A Snapshot of a Corporation, or How to Take Something Special and Make It Less So

I’m sure you all know this story. A group of plucky and determined men sit around a space in one of their homes. They have an idea and it’s going to change everything. That’s certainly where the rags to riches of Waitr Inc. (now in over 200 cities) began. They had a couple of savvy businessmen and coders and a charismatic dreamer at the helm. I remember the early days of Waitr, everyone cramped into an office in a university incubator. I remember that charismatic dreamer promising time and again that this was a different type of company. It was a t-shirt and jeans operation. It was a place where we took care of our people. That’s what really appealed to me. It really did feel like this grass roots community that was going to be big and it was going to get there without screwing people over. I preached the gospel of Waitr to anyone who would listen. ‘Yeah, it’s a tech company from Southwest Louisiana. Can you believe it? And they really do care about their people and the communities.’ That was their argument. They worked with mom and pop restaurants to get their menus out there. They had a sliding scale for how restaurants could pay for the equipment so that these little hometown eateries could actually compete with the big dogs. I did my internship there as a consultant. I worked as a delivery driver. I worked in new restaurant input. I worked in quality control. Everyone apart of this group worked in multiple positions because they too believed in Waitr.

And in the beginning, it really did look like Waitr was going to be something different. My wife was having trouble finding a job in her field, so they got her a job, and they trained her. She started in the early days too, and she was fierce. They started her out doing delivery driver coordination. She worked the phones, got in touch with restaurants, and helped the drivers stay on track. On her own time, she trained to do menu entry and eventually quality control, and she moved up in the ranks. When we went back to Florida, they let her stay on as a remote worker. ‘No problem’, they said; ‘all your work is on computers anyway’. Since starting in 2016, she has taken on training responsibilities for new hires, managed scheduling for her department, and worked on interdepartmental operations. They moved her from hourly to salary. She’d been there for years, and on June 27, 2019 along with 80 other people she was fired.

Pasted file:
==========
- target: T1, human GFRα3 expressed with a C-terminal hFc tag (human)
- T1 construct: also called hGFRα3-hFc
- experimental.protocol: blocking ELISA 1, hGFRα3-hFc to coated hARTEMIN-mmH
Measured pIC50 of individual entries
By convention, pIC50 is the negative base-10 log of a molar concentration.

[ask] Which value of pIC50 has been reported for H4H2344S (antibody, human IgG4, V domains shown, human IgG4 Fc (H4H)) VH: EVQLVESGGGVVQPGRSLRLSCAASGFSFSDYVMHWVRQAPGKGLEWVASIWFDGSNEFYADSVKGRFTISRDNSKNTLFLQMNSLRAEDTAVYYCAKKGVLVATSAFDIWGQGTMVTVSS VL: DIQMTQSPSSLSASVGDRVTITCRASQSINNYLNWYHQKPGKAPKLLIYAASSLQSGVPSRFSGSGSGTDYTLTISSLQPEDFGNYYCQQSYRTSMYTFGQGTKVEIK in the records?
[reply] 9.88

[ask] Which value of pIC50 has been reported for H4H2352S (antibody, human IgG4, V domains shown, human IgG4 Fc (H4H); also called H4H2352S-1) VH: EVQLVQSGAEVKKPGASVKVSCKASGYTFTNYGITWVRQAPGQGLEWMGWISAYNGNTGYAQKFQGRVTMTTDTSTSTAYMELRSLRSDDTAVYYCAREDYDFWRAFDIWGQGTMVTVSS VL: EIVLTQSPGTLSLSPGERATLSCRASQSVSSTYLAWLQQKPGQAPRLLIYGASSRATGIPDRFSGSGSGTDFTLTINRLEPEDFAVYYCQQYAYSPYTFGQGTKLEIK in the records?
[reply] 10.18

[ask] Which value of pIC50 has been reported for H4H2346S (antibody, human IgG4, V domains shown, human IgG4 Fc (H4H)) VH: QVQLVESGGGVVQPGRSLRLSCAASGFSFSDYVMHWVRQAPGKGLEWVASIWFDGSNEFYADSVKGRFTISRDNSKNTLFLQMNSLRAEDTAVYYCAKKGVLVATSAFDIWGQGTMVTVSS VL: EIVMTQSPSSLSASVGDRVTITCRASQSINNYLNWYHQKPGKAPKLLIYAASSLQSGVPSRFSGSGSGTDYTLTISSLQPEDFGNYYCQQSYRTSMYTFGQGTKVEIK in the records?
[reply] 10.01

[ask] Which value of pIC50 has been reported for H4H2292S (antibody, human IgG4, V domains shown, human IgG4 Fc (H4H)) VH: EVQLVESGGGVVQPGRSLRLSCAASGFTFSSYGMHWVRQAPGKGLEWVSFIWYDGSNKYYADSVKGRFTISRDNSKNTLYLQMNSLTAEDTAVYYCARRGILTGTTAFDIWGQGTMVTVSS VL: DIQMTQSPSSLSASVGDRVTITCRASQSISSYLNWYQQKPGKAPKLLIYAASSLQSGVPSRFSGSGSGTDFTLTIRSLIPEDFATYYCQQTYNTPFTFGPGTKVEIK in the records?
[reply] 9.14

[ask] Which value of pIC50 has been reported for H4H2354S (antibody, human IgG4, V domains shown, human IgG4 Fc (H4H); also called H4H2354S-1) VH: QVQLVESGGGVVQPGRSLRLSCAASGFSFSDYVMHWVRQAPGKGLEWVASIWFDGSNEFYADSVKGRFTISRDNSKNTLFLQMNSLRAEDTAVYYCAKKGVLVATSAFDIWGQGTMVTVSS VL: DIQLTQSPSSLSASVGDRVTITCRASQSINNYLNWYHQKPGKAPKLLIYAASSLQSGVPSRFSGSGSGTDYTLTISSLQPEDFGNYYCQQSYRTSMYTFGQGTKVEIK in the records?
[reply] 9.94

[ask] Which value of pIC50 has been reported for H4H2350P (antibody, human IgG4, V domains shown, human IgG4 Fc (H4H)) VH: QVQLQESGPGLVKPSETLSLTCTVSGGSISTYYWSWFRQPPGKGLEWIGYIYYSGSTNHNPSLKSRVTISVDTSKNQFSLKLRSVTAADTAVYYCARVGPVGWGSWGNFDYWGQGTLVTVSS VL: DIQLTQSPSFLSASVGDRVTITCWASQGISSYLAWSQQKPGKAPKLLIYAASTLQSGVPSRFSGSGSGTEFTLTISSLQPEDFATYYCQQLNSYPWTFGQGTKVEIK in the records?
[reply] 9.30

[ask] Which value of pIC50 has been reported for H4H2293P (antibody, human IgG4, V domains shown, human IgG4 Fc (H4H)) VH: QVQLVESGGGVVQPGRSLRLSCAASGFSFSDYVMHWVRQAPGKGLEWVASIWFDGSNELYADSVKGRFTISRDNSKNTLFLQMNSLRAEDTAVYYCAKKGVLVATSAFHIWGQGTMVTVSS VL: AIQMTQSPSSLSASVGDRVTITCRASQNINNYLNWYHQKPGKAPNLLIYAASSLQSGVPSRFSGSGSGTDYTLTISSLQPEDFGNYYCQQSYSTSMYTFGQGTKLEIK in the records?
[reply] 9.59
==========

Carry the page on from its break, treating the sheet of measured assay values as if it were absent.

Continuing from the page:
I want to stress that this came as a shock because of the company that I described above. For a minute there, Waitr really was different. It really was something special. The changes started slowly. They’d bring in medium sized chains and franchise groups. Wait, isn’t their whole deal supposed to be “Eat Local?” The whole appeal of the company, from my perspective was that they brought main street to your front door. Back in 2016, when Waitr was still young, Founder and CEO Chris Meaux described the app as “a new way for local restaurateurs to connect with consumers without having to raise their prices” in an interview with The Advocate. It’s such a simple idea, and it’s a good one. In an age where brick and mortar, especially small ones, are at risk from all the big companies who can do it cheaper, this really felt like a game changer. Then they brought in the fast food joints. Fast food isn’t main street, and it sure isn’t local. Still, they were signing mom and pops in their ever expanding network of cities. That was their business model, go to mid-size towns where the other companies haven’t locked up the market. At the time, it felt like doing good. They were bringing a service to the ignored populations. Those other companies didn’t care about towns with under two hundred thousand people, but Waitr did.